Saturday, May 11, 2013

Week in review (5/5 to 5/11)

Eglin gets a brand-new version of the F-35; two more Alabama contractors tapped for the Airbus project in Mobile; a UAV makes history with a carrier-type arrested landing; small airport towers slated to shut down in June get another three-month reprieve; plans for the former site of the Panama City airport have been unveiled; Pensacola announces more Southwest Airlines flights; and Orbital Science's decision to delay the next flight to International Space Station were among the news items of interest to the Gulf Coast aerospace region during the week.

Here's the week in review:

The brand-new Block 2 version of the F-35 arrived at Eglin Air Force Base, Fla., during the week. The 58th Fighter Squadron will get 13 more of the F-35s with the upgraded software by the end of the year.

For the first time, pilots will be able to use a series of six sensors embedded in the skin of the F-35 that provide a complete spherical view around the jet, day or night – as if the walls of the plane did not exist.

The addition of at least 16 aircraft this year will add more permanent personnel to the 33rd Fighter Wing, which oversees the school that will train personnel from all military branches and international students. The wing now has more than 1,300 people. (Post)

Hoar Program Management tapped two Alabama contractors for the $600 million Airbus final assembly line at Mobile's Brookley Aeroplex. Birmingham's Brasfield and Gorrie will construct the piles and foundations for the hangar and service building. Dothan's Covenant Steel will be responsible for the building steel. (Post)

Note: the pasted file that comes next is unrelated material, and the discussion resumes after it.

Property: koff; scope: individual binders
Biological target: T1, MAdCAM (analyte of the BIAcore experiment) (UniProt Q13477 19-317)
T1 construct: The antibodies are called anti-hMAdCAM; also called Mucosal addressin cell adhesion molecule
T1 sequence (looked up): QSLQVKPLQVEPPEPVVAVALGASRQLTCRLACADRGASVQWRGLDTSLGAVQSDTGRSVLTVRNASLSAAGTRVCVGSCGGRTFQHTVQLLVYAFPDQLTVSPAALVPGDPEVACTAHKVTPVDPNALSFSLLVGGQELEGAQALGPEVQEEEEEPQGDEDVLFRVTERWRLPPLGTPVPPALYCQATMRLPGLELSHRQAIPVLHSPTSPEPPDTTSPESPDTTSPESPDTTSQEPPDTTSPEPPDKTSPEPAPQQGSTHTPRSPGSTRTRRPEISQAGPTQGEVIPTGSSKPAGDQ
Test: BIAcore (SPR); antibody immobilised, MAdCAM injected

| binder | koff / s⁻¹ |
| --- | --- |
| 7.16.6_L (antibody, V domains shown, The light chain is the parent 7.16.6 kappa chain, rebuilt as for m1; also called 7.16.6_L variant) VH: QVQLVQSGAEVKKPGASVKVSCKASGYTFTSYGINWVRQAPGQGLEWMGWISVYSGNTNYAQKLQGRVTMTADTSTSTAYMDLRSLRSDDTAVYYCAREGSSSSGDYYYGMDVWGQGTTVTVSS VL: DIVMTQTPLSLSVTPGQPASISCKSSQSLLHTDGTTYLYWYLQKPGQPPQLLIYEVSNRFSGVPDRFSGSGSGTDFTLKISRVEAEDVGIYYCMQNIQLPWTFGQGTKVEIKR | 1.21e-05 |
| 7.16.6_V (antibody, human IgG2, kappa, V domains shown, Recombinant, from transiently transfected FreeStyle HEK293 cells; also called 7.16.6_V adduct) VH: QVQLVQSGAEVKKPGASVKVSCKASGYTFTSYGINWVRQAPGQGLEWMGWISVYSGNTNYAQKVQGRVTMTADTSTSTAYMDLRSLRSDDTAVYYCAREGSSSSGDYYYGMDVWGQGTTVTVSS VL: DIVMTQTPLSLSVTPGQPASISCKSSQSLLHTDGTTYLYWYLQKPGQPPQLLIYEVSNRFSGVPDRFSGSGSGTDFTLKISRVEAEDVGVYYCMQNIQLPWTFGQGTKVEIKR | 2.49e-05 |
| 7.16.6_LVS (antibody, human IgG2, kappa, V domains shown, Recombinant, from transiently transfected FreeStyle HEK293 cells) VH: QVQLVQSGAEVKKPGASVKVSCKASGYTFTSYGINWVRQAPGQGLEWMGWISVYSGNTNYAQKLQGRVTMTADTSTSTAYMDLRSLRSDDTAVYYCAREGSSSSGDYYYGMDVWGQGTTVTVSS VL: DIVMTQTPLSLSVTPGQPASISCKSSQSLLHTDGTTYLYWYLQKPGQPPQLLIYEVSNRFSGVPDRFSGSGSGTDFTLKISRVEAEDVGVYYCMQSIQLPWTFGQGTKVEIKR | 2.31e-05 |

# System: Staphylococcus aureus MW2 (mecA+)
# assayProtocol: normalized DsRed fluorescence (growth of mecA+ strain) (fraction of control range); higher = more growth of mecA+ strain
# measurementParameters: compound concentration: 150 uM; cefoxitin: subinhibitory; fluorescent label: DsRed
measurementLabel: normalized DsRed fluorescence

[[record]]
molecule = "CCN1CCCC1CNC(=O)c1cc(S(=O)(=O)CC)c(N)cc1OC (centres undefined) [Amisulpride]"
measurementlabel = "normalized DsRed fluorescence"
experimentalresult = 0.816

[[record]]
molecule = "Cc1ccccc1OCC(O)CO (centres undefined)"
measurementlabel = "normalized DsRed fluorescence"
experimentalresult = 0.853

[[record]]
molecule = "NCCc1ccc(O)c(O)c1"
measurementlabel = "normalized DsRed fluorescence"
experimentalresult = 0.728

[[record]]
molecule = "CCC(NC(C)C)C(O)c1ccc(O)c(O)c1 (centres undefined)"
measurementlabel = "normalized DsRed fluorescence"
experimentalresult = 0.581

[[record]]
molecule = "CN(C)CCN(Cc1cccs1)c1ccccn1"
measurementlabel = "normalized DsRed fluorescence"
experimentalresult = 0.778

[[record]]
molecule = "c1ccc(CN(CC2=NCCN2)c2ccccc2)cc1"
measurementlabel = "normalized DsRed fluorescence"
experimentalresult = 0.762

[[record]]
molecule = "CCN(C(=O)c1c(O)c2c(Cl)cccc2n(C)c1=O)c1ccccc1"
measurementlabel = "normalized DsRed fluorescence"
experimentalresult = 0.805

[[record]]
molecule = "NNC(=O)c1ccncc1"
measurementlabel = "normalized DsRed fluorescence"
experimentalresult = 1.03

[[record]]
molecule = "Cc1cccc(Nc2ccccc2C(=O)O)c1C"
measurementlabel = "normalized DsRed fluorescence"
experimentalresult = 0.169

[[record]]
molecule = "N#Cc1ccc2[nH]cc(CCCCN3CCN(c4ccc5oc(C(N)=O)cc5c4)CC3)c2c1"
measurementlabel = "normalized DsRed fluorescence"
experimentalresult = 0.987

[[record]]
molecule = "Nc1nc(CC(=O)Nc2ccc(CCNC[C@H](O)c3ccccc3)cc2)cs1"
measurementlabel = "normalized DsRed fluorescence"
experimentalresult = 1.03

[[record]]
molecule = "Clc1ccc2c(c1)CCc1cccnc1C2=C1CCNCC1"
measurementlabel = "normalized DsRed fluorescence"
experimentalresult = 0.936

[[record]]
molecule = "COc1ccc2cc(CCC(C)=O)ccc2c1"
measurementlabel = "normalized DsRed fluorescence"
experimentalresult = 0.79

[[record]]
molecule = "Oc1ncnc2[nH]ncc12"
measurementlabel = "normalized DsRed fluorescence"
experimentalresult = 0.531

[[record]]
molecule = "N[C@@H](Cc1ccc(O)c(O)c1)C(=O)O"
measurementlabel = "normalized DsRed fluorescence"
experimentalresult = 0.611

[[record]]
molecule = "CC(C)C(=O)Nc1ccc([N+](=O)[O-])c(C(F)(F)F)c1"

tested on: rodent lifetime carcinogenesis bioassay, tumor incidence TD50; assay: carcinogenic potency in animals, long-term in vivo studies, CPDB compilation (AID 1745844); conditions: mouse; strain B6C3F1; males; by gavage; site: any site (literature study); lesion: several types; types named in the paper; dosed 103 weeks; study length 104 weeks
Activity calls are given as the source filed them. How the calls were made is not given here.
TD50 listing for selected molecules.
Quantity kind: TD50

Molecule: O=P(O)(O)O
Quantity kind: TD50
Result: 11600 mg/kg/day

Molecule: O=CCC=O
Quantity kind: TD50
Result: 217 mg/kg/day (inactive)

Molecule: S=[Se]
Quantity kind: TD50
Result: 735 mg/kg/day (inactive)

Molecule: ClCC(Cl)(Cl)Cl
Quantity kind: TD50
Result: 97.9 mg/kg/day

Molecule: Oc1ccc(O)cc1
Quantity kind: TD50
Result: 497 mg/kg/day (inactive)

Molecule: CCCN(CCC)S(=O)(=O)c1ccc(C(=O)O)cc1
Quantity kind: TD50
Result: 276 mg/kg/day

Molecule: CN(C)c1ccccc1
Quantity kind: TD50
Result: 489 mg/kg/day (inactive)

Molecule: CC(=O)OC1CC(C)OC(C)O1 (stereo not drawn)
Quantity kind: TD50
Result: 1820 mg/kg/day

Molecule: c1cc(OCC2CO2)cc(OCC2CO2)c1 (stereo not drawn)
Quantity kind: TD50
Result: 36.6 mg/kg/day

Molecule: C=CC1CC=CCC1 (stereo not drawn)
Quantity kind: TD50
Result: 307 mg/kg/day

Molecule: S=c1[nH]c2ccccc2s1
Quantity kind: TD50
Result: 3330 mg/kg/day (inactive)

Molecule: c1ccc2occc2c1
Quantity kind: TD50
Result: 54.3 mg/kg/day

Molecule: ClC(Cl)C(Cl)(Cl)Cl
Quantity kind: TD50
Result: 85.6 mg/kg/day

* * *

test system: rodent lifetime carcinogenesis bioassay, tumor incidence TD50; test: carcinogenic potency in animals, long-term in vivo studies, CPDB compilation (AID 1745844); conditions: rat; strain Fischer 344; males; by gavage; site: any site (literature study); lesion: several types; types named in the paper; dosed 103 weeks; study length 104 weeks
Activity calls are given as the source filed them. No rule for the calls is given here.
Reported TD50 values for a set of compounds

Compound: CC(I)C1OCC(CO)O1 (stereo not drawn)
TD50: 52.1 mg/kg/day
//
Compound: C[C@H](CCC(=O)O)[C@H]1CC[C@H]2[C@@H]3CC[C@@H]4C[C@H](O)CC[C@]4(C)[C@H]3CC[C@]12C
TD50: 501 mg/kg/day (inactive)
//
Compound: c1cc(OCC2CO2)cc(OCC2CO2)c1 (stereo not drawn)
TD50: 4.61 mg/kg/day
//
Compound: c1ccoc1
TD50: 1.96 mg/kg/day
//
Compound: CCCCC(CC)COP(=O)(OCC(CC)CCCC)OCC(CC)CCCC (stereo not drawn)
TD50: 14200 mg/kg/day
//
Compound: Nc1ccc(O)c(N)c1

Airbus broke ground April 8 on the plant that will build A320 jetliners. Airbus is empowering plant managers to make decisions to assure that its supply chain for Mobile assembly line runs like clockwork. That's what Airbus North America President and CEO Barry Eccleston said May 8 during Aviation Week's Civil Aircraft Manufacturing Conference in Charlotte, N.C.

The first concrete footings are to be poured this week for the plant, the fifth Airbus facility in the U.S. but the first to assemble aircraft. It will be a carbon-copy of the A320 factory in Hamburg, Germany, mirroring the process used when the Tianjin, China, plant was built. (Post)

-- In another Airbus-related story, officials said Air China will add 100 Airbus jetliners to help meet rising travel demand. Analysts believe the order is mainly A320 for short-haul routes. Carriers in China will need 5,260 new planes worth $670 billion through 2031, Boeing forecast in September. China has become the world's biggest source of tourists, overtaking Germany and the United States. (Post)

Here's something of historic significance, and while it's not directly related to the Gulf Coast aerospace corridor, it's certainly of high interest because of the region's involvement in unmanned systems.

Northrop Grumman and the Navy marked the first arrested landing of the X-47B Unmanned Combat Air System demonstrator. The May 4 test was at the Navy's shore-based catapult and arresting gear complex at Naval Air Station Patuxent River, Md.

Carrier-based trials are planned for later this month. Why should this interest the region? First of all, Fire Scout and Global Hawk unmanned aerial systems are built in part in Moss Point, Miss., and that facility, who knows, may one day build portions of the X-47B. On top of that, Northwest Florida is a major training location for future naval aviators. (Post)

-- On another UAV front, Mississippi confirmed what we all figured to be the case – it put in a bid to land one of those six FAA unmanned aerial system test sites. Several types of drones are built in the state, including Fire Scout and Global Hawks in South Mississippi. It also has a flight lab at Mississippi State University in Starkville.

Fifty sites in 37 states have shown interest in the test sites, which will work to ease drones into the national airspace. Popular Science has ranked what it sees as the seven strongest prospective sites: San Diego, North Dakota, Hancock Field in New York, Sierra Vista in Arizona, Huntsville, Ala., Creech Air Force Base, Nevada, and Dayton, Ohio.